WASHINGTON D.C. (April 23, 2009) — At a hearing today before the House Financial Services Committee, Massachusetts Commissioner of Banks Steven L. Antonakes pressed for a more coordinated system of oversight to enhance supervision of the mortgage market.
Testifying on behalf of the Conference of State Bank Supervisors (CSBS) at a hearing on H.R. 1728, The Mortgage Reform and Anti-Predatory Lending Act of 2009, Antonakes urged Congress to ensure that states continue to play a major role in mortgage supervision and enforcement.
“The most effective system of supervision and consumer protection is not purely federal,” Antonakes said.
He pointed to the recently-enacted S.A.F.E. Mortgage Licensing Act of 2008 requiring all mortgage loan originators to be licensed or registered through the CSBS-AARMR Nationwide Mortgage Licensing System (NMLS), as a model for much-needed cooperative federalism.
“Within weeks of the Act’s passage, the states developed a model state law to implement its requirements. As of today, 20 states have passed legislation to become compliant with the S.A.F.E. Act, and an additional 29 states are in process,” Antonakes said.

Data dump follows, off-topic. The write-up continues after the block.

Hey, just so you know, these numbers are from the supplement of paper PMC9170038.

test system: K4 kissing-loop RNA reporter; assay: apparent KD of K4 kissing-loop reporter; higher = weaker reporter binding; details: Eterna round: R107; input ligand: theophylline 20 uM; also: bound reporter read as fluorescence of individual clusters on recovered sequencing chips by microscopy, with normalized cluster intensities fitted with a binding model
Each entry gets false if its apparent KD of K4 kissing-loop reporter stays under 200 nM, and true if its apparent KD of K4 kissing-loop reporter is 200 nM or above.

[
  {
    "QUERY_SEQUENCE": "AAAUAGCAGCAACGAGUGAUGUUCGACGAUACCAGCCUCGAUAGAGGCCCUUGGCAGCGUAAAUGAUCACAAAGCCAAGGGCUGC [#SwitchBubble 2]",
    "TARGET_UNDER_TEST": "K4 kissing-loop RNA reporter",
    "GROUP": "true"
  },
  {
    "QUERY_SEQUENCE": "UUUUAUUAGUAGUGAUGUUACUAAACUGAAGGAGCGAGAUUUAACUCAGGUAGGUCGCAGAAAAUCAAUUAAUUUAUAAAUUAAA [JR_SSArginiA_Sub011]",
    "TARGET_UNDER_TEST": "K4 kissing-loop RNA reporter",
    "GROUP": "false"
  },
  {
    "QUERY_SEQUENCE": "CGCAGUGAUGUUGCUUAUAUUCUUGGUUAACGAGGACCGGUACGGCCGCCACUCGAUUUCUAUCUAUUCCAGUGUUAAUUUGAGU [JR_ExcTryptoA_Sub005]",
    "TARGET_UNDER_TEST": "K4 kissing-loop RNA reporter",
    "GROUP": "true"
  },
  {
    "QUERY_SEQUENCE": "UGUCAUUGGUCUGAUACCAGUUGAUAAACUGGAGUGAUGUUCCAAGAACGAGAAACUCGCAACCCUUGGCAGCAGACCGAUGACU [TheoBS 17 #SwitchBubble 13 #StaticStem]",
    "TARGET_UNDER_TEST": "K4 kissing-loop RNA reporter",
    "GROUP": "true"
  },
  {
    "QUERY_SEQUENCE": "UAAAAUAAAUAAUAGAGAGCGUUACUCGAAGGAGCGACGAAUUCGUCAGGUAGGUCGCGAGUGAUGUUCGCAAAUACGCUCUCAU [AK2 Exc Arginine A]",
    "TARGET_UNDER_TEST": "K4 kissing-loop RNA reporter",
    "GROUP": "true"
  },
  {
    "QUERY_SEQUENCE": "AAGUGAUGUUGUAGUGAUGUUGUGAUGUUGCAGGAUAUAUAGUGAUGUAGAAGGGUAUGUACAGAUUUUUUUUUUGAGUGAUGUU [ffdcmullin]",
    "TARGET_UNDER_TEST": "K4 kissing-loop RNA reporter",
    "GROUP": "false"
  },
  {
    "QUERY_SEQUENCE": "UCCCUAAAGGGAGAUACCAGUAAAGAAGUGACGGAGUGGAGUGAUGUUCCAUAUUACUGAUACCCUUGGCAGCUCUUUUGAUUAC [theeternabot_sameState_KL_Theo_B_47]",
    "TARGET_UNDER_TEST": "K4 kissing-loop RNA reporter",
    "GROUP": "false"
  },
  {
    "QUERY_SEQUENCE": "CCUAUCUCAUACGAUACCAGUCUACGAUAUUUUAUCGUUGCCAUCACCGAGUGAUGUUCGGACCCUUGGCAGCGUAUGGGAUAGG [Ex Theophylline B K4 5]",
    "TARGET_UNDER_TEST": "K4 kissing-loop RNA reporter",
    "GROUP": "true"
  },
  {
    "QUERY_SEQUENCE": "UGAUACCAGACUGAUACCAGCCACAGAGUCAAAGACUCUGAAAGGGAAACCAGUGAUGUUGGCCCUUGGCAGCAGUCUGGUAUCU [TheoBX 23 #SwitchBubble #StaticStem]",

CSBS supports the establishment of a federal predatory lending standard that allows the states to address abusive practices as they evolve.
“Any federal standards should be enforceable by state regulators and attorneys general,” he said, adding that “a static solution will not be able to keep pace with the market without the involvement of state authorities.”
He further asserted that the House Financial Services Committee and Congress should end regulatory preemption of state consumer protection laws.
Antonakes also suggested the Committee should require rulemaking to be coordinated through the Federal Financial Institutions Examination Council (FFIEC), where states are represented.
Antonakes was the second of 16 witnesses to testify at today’s hearing. View testimony